October 15, 2016

Antique Adventures


Last month I took Mike to his very first auction. He got an antique shotgun, I got a quilt. Unlike Mike, who has spent hours meticulously cleaning his purchase, I have not. Hence this post seeking advice on how to move forward.

I made the rookie mistake of not examining it carefully before bidding. Although, it was only $45 and I do LOVE the colors. Now, I need to figure out what to do with this quilt ...

First up, cleaning. The quilt is very "loved" and is grimy. Any recommendations on cleaning?  Methods or products.




Second, repairing the damage. If you look at the picture above the damage is quite extensive. It has huge rips, and in many places the fabric has actually split. Someone has zigzag stitched with a machine over already repaired areas. Is this the method?



You can see the edges are very grimy. It probably won't all come out but hopefully a good bath will get some out. It will be nice to know it's clean.

Any advice from you all would be great! 

5 comments:

  1. The quilt is so "you" I can see why you bid on it! I don't have any great advice on the cleaning. I am very particular about cleaning agents and would say that whatever you do, a gentle clean would be the way to go and I'd definitely line dry until the repairs are done. As for the repairs: I have zig zagged top stitched some of my older quilts that are "well loved" and been happy enough with the results. Some of your repairs look to need more care and attention to that, though. I might even consider some applique in areas - I'm guessing you have some colors that would almost seamlessly blend in. Just my 2 cents, and not really expert opinions here, and I hope you get some other great input.

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  2. For cleaning I would suggest you put the quilt in a large mesh bag and wash in the bath tub with Orvis soap . Then put in the washing machine still in the mesh bag use towels to counter balance if needed and do a spin to get the bulk of the water out then lay flat to dry
    Hanging will stress the seams the batting the fabric
    The reason for the mesh bag is to give support to the whole quilt so it's seams and fabrics are not tugged and pulled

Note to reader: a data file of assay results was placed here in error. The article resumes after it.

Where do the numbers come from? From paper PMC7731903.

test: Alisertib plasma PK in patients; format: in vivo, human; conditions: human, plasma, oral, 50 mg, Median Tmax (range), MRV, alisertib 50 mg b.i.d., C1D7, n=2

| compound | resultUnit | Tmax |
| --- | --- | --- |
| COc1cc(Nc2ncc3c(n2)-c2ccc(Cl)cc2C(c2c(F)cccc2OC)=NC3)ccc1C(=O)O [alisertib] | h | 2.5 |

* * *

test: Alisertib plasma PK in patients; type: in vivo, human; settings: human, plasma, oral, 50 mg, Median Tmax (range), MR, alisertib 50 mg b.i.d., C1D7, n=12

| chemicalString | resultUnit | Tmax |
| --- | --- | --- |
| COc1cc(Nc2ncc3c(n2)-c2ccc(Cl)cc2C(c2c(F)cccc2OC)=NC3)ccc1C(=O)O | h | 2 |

For repairs what are your plans for the quilt ? To use it or preserve it ? If it's use it then I say look at each area and decide what would be best sew a patch ? To preserve it you need to talk to a professional
    It's alovely quilt if it were mine I would carefully wash it then after drying put it near my chair with mending supplies and spend my free time working on doing what it takes to fix the seams and put patches on the worn parts maybe do a bit of hand stitching like is done on crazy quilts

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  3. I was gifted with a quilt in much the same condition as your auction find. I used a product called "Retro Soak'" recommended by my local quilt shop. I soaked it for several days in a large tub, (the water was pretty dis colored) and then rinsed and soaked. It took several rinses until the water came clean. I draped it over patio chairs and let it air dry in the sunshine. I repaired the quilt and replaced much of the hand quilting. When the quilt was completely repaired I machine washed it on gentle and let it air dry. I am very pleased with the results. There is also a Retro Wash, given the condition of my quilt the soak was the better choice. Good luck and please post pic's of your progress.

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  4. You will be washing and repairing it to use it, right? I think that is a different approach from a museum curator-y approach.
    Colleen seems like a good source of advice. As Yvonne suggests, definitely air drying not tumble!
    I might consider appliqueing replacement bits over the damaged areas.
    After repair, it might stand up to more rigorous washing.

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  5. That's a pretty quilt, it will be nice to bring it back.

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